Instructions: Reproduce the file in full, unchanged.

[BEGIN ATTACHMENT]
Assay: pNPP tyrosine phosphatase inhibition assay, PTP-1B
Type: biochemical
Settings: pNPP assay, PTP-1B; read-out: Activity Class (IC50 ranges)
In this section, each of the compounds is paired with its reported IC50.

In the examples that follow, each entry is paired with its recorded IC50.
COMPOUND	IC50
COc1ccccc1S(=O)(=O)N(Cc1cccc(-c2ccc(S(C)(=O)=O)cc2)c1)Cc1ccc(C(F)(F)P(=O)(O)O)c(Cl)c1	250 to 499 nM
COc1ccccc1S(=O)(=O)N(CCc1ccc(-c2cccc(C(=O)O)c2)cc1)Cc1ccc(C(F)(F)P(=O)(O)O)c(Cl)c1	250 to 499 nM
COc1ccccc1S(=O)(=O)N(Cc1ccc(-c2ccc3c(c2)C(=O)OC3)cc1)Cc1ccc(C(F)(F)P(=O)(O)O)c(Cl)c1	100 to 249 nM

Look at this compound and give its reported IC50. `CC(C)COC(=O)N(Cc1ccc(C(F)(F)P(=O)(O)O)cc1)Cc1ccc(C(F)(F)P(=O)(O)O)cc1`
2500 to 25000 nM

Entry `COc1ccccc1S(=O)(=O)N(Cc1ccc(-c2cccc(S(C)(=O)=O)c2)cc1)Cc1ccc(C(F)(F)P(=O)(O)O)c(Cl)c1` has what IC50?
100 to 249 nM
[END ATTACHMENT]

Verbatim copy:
Assay: pNPP tyrosine phosphatase inhibition assay, PTP-1B
Type: biochemical
Settings: pNPP assay, PTP-1B; read-out: Activity Class (IC50 ranges)
In this section, each of the compounds is paired with its reported IC50.

In the examples that follow, each entry is paired with its recorded IC50.
COMPOUND	IC50
COc1ccccc1S(=O)(=O)N(Cc1cccc(-c2ccc(S(C)(=O)=O)cc2)c1)Cc1ccc(C(F)(F)P(=O)(O)O)c(Cl)c1	250 to 499 nM
COc1ccccc1S(=O)(=O)N(CCc1ccc(-c2cccc(C(=O)O)c2)cc1)Cc1ccc(C(F)(F)P(=O)(O)O)c(Cl)c1	250 to 499 nM
COc1ccccc1S(=O)(=O)N(Cc1ccc(-c2ccc3c(c2)C(=O)OC3)cc1)Cc1ccc(C(F)(F)P(=O)(O)O)c(Cl)c1	100 to 249 nM

Look at this compound and give its reported IC50. `CC(C)COC(=O)N(Cc1ccc(C(F)(F)P(=O)(O)O)cc1)Cc1ccc(C(F)(F)P(=O)(O)O)cc1`
2500 to 25000 nM

Entry `COc1ccccc1S(=O)(=O)N(Cc1ccc(-c2cccc(S(C)(=O)=O)c2)cc1)Cc1ccc(C(F)(F)P(=O)(O)O)c(Cl)c1` has what IC50?
100 to 249 nM